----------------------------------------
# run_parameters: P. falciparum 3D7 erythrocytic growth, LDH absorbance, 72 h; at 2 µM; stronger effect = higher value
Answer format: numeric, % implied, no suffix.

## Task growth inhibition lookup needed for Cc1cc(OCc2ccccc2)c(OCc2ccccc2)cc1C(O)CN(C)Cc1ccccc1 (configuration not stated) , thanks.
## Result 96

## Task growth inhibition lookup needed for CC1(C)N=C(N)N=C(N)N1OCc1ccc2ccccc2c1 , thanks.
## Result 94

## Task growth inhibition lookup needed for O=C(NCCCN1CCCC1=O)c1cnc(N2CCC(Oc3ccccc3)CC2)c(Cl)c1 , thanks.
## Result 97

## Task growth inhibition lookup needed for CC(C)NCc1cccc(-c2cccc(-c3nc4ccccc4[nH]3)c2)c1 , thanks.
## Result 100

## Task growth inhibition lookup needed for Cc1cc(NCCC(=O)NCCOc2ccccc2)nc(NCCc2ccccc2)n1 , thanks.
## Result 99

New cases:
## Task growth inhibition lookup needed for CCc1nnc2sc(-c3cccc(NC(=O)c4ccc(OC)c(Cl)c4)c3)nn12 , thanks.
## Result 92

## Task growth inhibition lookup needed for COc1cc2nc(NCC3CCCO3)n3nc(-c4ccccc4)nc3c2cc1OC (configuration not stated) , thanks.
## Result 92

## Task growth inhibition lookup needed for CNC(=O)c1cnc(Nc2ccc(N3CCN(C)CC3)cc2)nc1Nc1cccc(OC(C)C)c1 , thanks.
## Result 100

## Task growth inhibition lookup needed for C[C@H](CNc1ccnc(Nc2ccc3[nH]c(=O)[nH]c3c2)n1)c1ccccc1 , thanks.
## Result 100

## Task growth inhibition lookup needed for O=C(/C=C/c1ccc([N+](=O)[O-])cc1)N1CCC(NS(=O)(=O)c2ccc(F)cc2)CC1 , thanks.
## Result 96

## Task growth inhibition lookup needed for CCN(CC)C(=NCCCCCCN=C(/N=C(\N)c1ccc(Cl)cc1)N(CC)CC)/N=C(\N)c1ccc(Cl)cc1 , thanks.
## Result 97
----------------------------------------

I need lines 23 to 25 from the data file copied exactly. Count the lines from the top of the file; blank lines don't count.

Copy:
## Result 96

## Task growth inhibition lookup needed for CCN(CC)C(=NCCCCCCN=C(/N=C(\N)c1ccc(Cl)cc1)N(CC)CC)/N=C(\N)c1ccc(Cl)cc1 , thanks.
## Result 97